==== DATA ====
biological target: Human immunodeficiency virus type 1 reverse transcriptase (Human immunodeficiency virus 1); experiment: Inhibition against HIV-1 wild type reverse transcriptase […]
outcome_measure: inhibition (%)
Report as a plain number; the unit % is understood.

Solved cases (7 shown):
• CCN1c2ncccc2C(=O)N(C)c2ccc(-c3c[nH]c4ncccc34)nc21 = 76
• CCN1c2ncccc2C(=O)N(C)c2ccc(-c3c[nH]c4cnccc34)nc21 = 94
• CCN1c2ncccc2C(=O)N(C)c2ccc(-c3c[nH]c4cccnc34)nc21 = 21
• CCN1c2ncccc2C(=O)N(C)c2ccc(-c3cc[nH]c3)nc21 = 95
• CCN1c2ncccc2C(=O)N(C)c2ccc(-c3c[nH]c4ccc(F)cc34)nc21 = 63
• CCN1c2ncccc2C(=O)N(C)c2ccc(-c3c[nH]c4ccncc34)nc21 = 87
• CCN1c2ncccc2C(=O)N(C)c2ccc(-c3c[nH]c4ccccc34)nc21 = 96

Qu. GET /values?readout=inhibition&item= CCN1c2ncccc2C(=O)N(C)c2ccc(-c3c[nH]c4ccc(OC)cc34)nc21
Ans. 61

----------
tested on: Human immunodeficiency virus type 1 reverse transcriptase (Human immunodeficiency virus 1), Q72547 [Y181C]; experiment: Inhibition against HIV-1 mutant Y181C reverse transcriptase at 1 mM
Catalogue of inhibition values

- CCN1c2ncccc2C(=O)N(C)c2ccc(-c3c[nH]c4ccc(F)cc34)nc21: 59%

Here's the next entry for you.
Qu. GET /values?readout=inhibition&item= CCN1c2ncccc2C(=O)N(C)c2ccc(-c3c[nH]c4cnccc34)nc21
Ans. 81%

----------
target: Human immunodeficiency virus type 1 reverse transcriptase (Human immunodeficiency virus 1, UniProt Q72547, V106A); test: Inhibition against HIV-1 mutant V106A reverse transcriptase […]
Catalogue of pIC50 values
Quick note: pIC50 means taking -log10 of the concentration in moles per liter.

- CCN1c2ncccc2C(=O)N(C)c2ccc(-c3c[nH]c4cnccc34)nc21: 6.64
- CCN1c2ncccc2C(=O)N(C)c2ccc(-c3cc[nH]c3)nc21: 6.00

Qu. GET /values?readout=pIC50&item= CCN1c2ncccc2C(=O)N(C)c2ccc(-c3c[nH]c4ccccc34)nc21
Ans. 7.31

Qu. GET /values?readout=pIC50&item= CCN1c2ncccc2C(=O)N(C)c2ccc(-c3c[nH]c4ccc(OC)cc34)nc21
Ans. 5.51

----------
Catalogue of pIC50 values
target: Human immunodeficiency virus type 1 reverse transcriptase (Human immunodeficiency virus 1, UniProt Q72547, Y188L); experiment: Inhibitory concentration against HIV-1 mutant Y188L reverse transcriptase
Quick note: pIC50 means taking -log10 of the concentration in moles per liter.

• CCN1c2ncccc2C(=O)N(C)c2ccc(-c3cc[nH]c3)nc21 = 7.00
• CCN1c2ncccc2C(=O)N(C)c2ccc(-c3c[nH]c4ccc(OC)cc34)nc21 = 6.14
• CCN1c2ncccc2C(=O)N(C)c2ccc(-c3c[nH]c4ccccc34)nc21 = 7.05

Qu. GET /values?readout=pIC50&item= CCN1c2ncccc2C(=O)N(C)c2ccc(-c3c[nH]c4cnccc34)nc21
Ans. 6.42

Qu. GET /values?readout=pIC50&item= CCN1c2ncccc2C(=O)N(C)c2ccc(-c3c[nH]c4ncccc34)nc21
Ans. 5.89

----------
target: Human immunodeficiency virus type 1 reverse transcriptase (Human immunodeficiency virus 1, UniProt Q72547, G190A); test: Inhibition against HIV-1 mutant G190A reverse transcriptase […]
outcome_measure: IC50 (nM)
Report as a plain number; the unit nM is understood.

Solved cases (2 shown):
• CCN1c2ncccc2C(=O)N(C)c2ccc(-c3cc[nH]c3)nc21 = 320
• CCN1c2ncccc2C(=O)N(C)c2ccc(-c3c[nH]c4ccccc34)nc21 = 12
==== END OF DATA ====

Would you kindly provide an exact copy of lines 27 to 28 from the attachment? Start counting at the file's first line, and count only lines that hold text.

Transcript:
Qu. GET /values?readout=pIC50&item= CCN1c2ncccc2C(=O)N(C)c2ccc(-c3c[nH]c4ccccc34)nc21
Ans. 7.31